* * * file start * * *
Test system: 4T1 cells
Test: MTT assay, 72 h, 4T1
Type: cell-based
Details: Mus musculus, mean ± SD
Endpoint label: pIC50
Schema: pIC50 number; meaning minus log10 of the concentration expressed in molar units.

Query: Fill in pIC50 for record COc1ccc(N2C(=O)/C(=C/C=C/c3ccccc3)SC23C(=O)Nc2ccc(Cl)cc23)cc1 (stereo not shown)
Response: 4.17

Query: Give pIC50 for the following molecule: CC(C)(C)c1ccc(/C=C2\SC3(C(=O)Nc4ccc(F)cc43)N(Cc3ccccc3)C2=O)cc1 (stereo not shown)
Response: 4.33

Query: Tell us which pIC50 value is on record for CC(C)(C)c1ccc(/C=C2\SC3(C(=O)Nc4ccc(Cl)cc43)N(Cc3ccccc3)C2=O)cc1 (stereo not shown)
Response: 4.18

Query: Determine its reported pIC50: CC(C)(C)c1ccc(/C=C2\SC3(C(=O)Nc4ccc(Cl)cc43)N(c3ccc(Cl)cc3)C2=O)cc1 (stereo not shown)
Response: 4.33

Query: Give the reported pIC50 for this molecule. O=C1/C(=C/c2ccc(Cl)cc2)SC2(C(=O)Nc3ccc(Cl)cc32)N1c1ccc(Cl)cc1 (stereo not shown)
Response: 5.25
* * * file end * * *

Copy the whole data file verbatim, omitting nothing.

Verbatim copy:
Test system: 4T1 cells
Test: MTT assay, 72 h, 4T1
Type: cell-based
Details: Mus musculus, mean ± SD
Endpoint label: pIC50
Schema: pIC50 number; meaning minus log10 of the concentration expressed in molar units.

Query: Fill in pIC50 for record COc1ccc(N2C(=O)/C(=C/C=C/c3ccccc3)SC23C(=O)Nc2ccc(Cl)cc23)cc1 (stereo not shown)
Response: 4.17

Query: Give pIC50 for the following molecule: CC(C)(C)c1ccc(/C=C2\SC3(C(=O)Nc4ccc(F)cc43)N(Cc3ccccc3)C2=O)cc1 (stereo not shown)
Response: 4.33

Query: Tell us which pIC50 value is on record for CC(C)(C)c1ccc(/C=C2\SC3(C(=O)Nc4ccc(Cl)cc43)N(Cc3ccccc3)C2=O)cc1 (stereo not shown)
Response: 4.18

Query: Determine its reported pIC50: CC(C)(C)c1ccc(/C=C2\SC3(C(=O)Nc4ccc(Cl)cc43)N(c3ccc(Cl)cc3)C2=O)cc1 (stereo not shown)
Response: 4.33

Query: Give the reported pIC50 for this molecule. O=C1/C(=C/c2ccc(Cl)cc2)SC2(C(=O)Nc3ccc(Cl)cc32)N1c1ccc(Cl)cc1 (stereo not shown)
Response: 5.25